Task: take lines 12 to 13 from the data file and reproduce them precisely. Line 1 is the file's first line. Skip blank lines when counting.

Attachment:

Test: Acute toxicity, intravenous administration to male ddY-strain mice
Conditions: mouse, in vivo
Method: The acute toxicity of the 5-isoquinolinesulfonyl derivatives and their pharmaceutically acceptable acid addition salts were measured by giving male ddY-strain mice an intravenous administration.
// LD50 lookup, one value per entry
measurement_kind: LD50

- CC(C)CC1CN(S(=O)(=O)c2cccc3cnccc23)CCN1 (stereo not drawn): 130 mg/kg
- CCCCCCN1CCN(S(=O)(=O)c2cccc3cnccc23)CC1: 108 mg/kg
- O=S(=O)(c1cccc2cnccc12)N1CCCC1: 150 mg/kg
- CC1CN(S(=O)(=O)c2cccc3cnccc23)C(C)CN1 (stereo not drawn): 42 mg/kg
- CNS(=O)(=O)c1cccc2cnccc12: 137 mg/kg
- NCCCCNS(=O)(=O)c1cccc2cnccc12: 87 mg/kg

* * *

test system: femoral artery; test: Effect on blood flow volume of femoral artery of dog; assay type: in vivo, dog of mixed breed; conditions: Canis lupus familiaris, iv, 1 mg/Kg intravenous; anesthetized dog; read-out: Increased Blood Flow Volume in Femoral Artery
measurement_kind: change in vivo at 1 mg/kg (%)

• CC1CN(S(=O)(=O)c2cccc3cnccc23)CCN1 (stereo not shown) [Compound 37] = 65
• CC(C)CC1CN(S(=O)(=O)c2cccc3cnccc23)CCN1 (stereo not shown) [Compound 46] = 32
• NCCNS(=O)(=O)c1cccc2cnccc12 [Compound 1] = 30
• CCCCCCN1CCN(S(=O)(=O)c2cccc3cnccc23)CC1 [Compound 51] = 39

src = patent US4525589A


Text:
* * *

test system: femoral artery; test: Effect on blood flow volume of femoral artery of dog; assay type: in vivo, dog of mixed breed; conditions: Canis lupus familiaris, iv, 1 mg/Kg intravenous; anesthetized dog; read-out: Increased Blood Flow Volume in Femoral Artery